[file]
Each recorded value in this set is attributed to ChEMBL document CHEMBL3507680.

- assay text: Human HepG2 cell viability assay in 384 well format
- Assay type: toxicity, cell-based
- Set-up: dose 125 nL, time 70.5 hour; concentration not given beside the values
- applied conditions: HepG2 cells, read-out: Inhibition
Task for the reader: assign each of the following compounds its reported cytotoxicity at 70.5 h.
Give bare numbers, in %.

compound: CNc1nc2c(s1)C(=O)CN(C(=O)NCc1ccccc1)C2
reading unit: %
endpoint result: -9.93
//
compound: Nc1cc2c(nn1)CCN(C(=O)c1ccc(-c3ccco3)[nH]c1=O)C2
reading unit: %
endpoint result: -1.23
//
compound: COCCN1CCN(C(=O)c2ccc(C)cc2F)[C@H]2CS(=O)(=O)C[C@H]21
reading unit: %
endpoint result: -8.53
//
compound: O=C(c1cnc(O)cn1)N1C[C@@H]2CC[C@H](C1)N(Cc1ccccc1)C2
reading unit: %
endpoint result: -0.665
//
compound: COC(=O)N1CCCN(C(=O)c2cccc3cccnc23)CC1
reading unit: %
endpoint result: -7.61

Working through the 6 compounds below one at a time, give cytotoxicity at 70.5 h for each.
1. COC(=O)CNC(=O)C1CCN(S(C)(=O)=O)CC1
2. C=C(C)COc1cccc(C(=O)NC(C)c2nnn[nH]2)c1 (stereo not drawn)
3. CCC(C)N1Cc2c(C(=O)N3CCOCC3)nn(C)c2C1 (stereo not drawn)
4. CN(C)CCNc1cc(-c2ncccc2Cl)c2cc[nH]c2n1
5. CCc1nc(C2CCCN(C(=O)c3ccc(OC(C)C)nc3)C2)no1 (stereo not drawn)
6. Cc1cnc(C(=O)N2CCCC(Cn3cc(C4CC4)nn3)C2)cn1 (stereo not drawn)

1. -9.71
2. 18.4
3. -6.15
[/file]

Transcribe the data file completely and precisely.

Each recorded value in this set is attributed to ChEMBL document CHEMBL3507680.

- assay text: Human HepG2 cell viability assay in 384 well format
- Assay type: toxicity, cell-based
- Set-up: dose 125 nL, time 70.5 hour; concentration not given beside the values
- applied conditions: HepG2 cells, read-out: Inhibition
Task for the reader: assign each of the following compounds its reported cytotoxicity at 70.5 h.
Give bare numbers, in %.

compound: CNc1nc2c(s1)C(=O)CN(C(=O)NCc1ccccc1)C2
reading unit: %
endpoint result: -9.93
//
compound: Nc1cc2c(nn1)CCN(C(=O)c1ccc(-c3ccco3)[nH]c1=O)C2
reading unit: %
endpoint result: -1.23
//
compound: COCCN1CCN(C(=O)c2ccc(C)cc2F)[C@H]2CS(=O)(=O)C[C@H]21
reading unit: %
endpoint result: -8.53
//
compound: O=C(c1cnc(O)cn1)N1C[C@@H]2CC[C@H](C1)N(Cc1ccccc1)C2
reading unit: %
endpoint result: -0.665
//
compound: COC(=O)N1CCCN(C(=O)c2cccc3cccnc23)CC1
reading unit: %
endpoint result: -7.61

Working through the 6 compounds below one at a time, give cytotoxicity at 70.5 h for each.
1. COC(=O)CNC(=O)C1CCN(S(C)(=O)=O)CC1
2. C=C(C)COc1cccc(C(=O)NC(C)c2nnn[nH]2)c1 (stereo not drawn)
3. CCC(C)N1Cc2c(C(=O)N3CCOCC3)nn(C)c2C1 (stereo not drawn)
4. CN(C)CCNc1cc(-c2ncccc2Cl)c2cc[nH]c2n1
5. CCc1nc(C2CCCN(C(=O)c3ccc(OC(C)C)nc3)C2)no1 (stereo not drawn)
6. Cc1cnc(C(=O)N2CCCC(Cn3cc(C4CC4)nn3)C2)cn1 (stereo not drawn)

1. -9.71
2. 18.4
3. -6.15